A selection of experts answer a new question from Judy Dempsey on the foreign and security policy challenges shaping Europe’s role in the world.
The question is not whether debt relief is needed, but how and when it will take place.
Almost one year after the Greek debt drama, which almost ended with Greece’s exit from the eurozone, the conflict between the Greek government and its European partners is again heating up. The bad news is that progress on Greek reforms is slow and painful. The good news is that as Greece has become increasingly isolated, the Greek crisis no longer seems a major threat to economic or political stability in the rest of Europe.
On the issue of debt relief: Greece’s public debt is close to 180 percent of GDP as of spring 2016 and likely to rise to close to 200 percent over the next two years. Although the Greek government has received very favorable conditions on servicing its debt, it is realistic that interest rates on Greek debt will rise to 5–6 percent during the next five years. This implies that overall debt servicing costs, including the repayment of the principal, could exceed 15 percent of Greek GDP, which is unsustainable.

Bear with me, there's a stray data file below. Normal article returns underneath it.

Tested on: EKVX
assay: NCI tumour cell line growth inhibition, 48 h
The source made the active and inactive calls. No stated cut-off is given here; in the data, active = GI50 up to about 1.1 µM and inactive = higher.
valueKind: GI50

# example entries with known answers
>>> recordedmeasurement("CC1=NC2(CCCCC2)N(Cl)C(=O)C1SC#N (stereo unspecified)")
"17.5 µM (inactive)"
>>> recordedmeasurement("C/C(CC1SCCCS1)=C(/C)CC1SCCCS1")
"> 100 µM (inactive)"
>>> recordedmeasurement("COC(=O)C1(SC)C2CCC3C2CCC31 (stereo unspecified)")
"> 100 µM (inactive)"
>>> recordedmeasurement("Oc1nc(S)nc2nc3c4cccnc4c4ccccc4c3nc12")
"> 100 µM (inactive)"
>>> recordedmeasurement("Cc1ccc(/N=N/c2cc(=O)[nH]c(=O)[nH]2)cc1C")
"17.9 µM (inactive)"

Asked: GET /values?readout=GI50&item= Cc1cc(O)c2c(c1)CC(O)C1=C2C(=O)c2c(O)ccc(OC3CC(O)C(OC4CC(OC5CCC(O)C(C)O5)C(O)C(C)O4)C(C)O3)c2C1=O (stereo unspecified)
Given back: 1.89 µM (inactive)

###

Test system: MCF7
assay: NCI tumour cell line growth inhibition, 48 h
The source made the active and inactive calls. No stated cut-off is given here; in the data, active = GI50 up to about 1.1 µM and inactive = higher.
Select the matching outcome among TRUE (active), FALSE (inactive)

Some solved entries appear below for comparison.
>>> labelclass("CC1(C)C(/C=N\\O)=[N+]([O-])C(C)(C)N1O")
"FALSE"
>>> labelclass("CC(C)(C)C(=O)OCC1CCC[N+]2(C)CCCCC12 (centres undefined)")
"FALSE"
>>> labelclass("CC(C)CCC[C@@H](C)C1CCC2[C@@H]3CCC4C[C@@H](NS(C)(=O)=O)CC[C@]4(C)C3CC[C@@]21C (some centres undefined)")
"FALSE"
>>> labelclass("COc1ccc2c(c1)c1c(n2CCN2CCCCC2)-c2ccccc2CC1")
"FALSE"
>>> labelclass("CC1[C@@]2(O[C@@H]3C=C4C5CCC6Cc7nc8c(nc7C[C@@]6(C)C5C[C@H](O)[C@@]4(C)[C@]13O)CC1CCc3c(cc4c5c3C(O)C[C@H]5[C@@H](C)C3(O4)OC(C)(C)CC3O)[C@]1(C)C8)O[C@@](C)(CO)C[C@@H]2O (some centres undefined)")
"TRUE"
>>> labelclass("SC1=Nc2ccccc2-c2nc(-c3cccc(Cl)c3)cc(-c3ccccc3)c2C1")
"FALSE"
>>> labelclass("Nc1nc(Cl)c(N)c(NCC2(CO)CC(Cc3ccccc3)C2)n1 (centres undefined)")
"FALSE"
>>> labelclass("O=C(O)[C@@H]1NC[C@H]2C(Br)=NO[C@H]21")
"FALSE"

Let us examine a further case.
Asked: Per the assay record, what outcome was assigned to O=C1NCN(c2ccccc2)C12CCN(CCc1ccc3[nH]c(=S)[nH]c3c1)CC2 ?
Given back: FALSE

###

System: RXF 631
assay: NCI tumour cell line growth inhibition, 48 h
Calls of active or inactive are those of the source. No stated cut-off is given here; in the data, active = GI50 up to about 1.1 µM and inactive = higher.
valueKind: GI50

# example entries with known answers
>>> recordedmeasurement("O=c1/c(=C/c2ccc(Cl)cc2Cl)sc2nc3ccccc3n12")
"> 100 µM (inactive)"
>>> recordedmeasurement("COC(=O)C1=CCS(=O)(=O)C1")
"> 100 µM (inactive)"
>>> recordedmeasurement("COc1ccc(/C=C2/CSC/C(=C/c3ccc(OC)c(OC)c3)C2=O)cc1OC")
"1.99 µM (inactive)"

The best solution will likely be to grant further debt relief in the form of an extended maturity and transformation of the debt, linking it to growth in Greece rather than in the eurozone area, conditional on the country successfully completing its third bailout program. In short, debt relief for Greece will not save the euro, but nor does it threaten it.
The other experts who answered the question are …more